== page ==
Technology has served us well in many ways. We can communicate in seconds across the world. We have a plethora of information at our fingertips, and organizations are able to speed up the development of products and services.
What technology hasn't been able to speed up is the development of solid business relationships. Unfortunately, I see too many salespeople thinking that because everything else in the world is moving at the speed of light, so should their ability to build relationships.
There are many factors that go into building relationships, including the investment of commitment, time and a true spirit of giving.
If you're a sales veteran, you know relationships with clients and referral partners are keys to growing business. Knowing this fact is one thing; doing what it takes to develop meaningful relationships is another. Just as there are many factors that go into building good relationships, there are just as many reasons relationships don't develop, grow and improve.
Lack of Commitment
I believe good referral partners are as committed to growing their referral partners' businesses as they are to growing their own. When I attend association meetings or networking events, I am always on the lookout for people or information that will be of interest or value to my referral partners and/or customers.
My goal is to be an extension of my referral partners' and clients' businesses because I am committed to the relationships and what it takes to grow them. We often think we are good referral partners. But how many of us can answer the following questions about our referral partner(s)?
- Can you give your referral partners' 30-second commercials? (If you can't describe your referral partners' businesses, how can you provide an introduction?)
- Can you name the top three prospects your referral partners have targeted for 2004? (If you don't know their targets, how can you look for opportunities and resources that will help them gain entry into the account?)
- Do you know your referral partners' personal and professional goals? (If you don't know their goals, how can you help your partner achieve them?)
If you don't know the answer to the above questions, or if any of the answers are "no," you may need to commit more time to learning about your partners.
Not Working vs. Networking
I see too many salespeople in the referral business when they should be in the introduction business.
An example is a leads group that is poorly operated. Now don't get me wrong - I think leads groups can be successful when they do what it takes to nurture relationships: invest time and work.
One reason many leads groups produce less-than-positive results is participants haven't committed to the time and work it takes to help their referral partners. Many leads groups confuse passing a pink slip of paper that say "use my name" with relationship-building. It's not. It's transferring data from your Smart Phone to a slip of paper.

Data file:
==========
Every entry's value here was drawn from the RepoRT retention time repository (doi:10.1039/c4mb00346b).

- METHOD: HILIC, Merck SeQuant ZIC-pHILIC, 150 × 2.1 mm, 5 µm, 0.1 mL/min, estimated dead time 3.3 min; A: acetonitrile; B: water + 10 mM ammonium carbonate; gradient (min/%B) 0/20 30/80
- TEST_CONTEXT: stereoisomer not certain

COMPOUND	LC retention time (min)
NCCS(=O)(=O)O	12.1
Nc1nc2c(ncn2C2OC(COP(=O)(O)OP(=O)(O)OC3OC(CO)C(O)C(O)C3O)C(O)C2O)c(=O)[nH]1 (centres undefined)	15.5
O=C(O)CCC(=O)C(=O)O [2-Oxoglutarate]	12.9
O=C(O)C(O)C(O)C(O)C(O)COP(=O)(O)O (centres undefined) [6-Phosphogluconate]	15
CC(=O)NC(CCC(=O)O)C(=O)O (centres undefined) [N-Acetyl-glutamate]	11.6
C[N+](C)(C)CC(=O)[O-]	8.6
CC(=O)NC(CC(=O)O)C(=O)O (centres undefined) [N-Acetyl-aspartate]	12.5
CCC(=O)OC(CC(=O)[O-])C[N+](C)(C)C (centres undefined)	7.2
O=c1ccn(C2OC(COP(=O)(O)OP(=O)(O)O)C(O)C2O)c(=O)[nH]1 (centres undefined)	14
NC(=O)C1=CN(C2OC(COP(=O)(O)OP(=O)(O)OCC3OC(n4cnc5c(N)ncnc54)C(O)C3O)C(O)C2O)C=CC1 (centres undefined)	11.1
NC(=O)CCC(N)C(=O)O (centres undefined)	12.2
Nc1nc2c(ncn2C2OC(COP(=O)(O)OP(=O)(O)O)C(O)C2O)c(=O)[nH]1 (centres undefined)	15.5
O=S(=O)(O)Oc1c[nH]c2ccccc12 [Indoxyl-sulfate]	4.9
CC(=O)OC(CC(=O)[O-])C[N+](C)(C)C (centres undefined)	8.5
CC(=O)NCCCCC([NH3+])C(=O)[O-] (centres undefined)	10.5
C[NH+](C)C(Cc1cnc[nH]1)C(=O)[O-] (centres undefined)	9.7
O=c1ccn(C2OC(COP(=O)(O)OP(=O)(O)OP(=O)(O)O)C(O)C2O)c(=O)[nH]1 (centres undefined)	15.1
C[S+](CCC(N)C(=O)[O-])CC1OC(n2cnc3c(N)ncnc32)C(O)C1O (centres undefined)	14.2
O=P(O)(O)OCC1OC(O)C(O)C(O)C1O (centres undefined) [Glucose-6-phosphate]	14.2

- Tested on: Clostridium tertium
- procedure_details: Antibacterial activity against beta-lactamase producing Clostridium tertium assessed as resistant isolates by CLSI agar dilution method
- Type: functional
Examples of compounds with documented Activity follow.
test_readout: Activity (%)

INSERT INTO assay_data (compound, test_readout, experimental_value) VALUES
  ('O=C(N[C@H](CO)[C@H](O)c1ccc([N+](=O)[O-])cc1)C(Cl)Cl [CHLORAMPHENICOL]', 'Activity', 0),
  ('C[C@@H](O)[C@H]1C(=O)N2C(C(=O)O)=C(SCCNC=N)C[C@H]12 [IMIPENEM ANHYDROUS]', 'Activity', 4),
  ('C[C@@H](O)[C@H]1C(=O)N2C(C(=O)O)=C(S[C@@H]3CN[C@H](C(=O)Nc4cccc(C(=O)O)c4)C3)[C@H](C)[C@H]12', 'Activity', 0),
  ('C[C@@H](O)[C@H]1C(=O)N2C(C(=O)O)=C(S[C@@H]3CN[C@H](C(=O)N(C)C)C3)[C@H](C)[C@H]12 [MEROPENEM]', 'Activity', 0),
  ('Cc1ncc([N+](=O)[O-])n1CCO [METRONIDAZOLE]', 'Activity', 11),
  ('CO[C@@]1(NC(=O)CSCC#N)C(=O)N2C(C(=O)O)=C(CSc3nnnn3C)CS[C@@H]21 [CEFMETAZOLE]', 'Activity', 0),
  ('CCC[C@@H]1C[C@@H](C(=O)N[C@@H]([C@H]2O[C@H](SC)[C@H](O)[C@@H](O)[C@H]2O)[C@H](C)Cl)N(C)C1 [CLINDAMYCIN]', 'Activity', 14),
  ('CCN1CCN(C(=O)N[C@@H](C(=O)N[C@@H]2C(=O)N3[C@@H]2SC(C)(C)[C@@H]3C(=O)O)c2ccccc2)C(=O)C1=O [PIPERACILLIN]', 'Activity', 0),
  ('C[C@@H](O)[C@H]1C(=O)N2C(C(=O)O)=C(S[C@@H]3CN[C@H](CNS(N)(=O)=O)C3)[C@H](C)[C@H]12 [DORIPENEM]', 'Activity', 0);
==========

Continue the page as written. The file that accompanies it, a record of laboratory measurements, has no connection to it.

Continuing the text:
The person interested in building relationships will take the time to make a call of introduction, deliver their referral partner's 30-second commercial and set up a personal introduction if there is interest by the recipient of the call.
Study good friendships, marriages and business relationships. What makes them good is the investment of time and the willingness to work at the relationship.
Lack of a Plan
Good sales professionals proactively plan their month. They know the prospecting activity it takes to make a territory or business run: cold calls, networking, association meetings and appointments.
But how many of you are proactively setting aside time to pursue your most important prospecting activity? Helping your referral partners grow their businesses will result in growing your relationship with them.
Take a calendar review. How much time did you invest last month in activities related to building relationships with your referral partners and/or clients? For example:
- How many lunches did you set up to introduce your referral partner(s) to other partners, clients or prospects?
- How many calls of introduction did you make on behalf of your partners or clients?
- How many telephone calls/e-mails did you make/send informing referral partners and clients of an event that may be of interest for them to attend?
- How often are you keeping your referral partners posted on progress made on introductions provided by them?
- How much time did you spend sending thank-you notes for the introductions? (Mom was right on this one, and it hasn't changed.)
Sales and business professionals good at relationship building embrace a spirit of giving.